As the holidays are approaching, you may be starting to think about what gifts to give your family and friends. This time of year is challenging. Selecting and purchasing gifts requires time and thought on top of attending the many holiday gatherings of your work and social circles and making your own holiday plans.

In the spirit of making it easier for you, we have looked to psychological research to understand the science behind gift giving (it helps that our founder Mary Ann is a huge fan of scientific proof). Our aim is to help you save time by understanding what makes gifts stand out to recipients and provide actionable steps to pick the perfect gift.

To aid your gift search, we have distilled this research into four tips.

  1. Give Them Something They Really Want1,2

As a gift giver, your intention is to give the recipient something he or she wants. Unfortunately, givers often miss the mark, according to research from Research by Ward and Broniarczyk of Southern Methodist University and the University of Texas at Austin.

In many instances, givers unknowingly or unintentionally prioritize proving the closeness of the relationship over what the recipient actually wants. Instead of choosing a gift the recipient wants, a giver may choose a gift that tries to prove that the giver knows the recipient.

For example, Marcus* gave his wife Megan* a set of flannel pajamas that were 3 sizes too big and adorned with golden retrievers. Marcus thought he was fulfilling a need, as Megan had mentioned she needed a new pair of pajamas. Megan loves dogs and grew up with a golden, so Marcus also thought this was a creative way to show he knew her. Megan still loves golden retrievers, but she did not want them on her pajamas. Marcus’ demonstration of relational closeness was in conflict with what Megan actually wanted.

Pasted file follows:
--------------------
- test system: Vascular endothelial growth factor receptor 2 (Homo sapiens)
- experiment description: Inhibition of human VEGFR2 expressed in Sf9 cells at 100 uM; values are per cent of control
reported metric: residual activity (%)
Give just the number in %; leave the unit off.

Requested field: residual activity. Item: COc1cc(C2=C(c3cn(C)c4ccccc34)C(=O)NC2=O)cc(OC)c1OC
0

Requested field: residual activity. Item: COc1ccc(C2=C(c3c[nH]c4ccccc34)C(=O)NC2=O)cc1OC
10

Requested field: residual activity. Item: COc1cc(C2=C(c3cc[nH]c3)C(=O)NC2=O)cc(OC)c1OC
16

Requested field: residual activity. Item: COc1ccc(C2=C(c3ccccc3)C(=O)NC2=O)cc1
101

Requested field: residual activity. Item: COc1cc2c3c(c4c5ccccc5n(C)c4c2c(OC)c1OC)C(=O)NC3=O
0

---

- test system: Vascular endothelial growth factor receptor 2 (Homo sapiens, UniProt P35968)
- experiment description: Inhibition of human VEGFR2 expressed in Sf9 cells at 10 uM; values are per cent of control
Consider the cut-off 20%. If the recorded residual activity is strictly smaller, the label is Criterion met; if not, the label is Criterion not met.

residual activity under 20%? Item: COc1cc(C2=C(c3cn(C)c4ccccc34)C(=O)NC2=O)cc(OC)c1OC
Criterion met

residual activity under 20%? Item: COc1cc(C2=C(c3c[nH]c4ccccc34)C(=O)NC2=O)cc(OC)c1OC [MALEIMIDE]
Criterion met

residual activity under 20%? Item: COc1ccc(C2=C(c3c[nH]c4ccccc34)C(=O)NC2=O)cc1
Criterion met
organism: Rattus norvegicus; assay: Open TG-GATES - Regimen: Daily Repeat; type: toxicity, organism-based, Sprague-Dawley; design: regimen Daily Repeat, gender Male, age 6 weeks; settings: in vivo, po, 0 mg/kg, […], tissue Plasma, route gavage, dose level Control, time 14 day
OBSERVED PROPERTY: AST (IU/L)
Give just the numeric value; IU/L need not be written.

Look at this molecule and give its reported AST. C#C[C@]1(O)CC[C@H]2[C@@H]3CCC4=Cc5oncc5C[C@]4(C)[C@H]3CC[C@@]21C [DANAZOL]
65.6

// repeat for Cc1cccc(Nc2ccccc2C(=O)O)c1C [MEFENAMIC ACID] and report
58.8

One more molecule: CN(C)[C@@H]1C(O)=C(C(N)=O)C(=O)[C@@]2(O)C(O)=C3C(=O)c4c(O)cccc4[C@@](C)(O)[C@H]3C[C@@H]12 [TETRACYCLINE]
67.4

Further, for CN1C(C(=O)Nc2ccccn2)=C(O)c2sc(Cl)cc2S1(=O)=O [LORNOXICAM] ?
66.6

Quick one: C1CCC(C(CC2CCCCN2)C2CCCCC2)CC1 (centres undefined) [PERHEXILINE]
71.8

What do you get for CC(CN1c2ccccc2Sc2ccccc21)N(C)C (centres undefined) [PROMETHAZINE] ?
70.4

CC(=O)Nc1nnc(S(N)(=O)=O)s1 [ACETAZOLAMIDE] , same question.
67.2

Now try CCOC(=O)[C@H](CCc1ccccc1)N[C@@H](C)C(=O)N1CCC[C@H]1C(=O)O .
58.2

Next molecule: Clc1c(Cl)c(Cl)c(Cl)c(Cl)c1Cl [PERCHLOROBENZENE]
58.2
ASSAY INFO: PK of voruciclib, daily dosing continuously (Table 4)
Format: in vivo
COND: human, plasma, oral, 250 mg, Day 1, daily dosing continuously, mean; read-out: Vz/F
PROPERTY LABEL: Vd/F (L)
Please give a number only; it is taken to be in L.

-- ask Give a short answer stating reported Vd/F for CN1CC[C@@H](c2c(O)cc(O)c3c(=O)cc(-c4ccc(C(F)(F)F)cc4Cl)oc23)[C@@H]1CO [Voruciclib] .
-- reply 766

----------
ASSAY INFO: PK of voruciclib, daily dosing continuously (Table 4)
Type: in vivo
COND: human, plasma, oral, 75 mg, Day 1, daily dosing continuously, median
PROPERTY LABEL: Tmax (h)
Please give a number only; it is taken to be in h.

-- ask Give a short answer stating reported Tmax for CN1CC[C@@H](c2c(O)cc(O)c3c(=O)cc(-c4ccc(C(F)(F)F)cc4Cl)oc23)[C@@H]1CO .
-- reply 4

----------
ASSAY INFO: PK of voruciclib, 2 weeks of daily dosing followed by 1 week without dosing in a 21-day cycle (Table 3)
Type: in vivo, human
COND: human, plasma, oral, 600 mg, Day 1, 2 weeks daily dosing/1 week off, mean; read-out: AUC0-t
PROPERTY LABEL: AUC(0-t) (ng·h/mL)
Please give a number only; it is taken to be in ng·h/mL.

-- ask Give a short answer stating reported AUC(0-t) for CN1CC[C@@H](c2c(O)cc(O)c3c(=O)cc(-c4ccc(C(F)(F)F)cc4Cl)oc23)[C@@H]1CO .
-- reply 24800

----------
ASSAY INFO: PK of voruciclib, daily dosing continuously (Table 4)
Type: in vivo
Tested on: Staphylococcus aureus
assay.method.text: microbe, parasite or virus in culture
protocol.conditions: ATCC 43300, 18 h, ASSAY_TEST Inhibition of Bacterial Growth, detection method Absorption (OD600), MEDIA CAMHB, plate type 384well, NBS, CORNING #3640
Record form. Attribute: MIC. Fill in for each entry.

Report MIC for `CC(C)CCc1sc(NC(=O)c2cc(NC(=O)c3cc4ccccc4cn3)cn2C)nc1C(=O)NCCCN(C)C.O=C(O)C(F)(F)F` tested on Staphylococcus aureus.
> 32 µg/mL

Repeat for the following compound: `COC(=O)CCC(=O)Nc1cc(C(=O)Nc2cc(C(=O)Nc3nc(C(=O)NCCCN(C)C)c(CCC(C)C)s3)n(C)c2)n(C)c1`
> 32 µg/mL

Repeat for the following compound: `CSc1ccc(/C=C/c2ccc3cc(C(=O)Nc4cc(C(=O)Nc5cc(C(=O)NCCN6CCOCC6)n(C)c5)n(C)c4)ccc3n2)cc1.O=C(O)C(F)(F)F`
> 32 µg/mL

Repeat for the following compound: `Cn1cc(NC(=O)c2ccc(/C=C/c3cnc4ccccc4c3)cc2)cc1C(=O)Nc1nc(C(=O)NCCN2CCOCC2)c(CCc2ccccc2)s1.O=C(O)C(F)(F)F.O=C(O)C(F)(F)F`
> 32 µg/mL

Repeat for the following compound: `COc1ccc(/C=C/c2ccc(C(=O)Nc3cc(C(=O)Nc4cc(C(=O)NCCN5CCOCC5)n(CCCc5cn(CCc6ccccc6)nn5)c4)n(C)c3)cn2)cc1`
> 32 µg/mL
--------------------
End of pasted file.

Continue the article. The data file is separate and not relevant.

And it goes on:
*names have been changed to protect the innocent, well-meaning giver

Ward and Broniarczyk found that, in close relationships, a giver may avoid purchasing something the recipient explicitly requested, believing this to be impersonal or not thoughtful. Their research also shows that the closer you are to a person, the more likely it is that you will experience this pitfall. This is probably why Google searching “husband buys terrible gifts” yields nearly 700,000 results.

The study tested scenarios in which gift giver participants had access to a gift registry for recipients to understand if there was a correlation between social closeness and giver willingness to purchase a gift the recipient specifically asked for. It found that the greater the social distance between givers and recipients, the more likely givers were to purchase items from a recipient’s gift registry. When social distance is greater, givers feel less pressure to prove a closeness of relationship.

Research by Gino (Harvard University) and Flynn (Stanford University) supports the findings and adds a new layer. In a series of five studies, Gino and Flynn found “that gift recipients are more appreciative of gifts they explicitly request than those they do not.” 2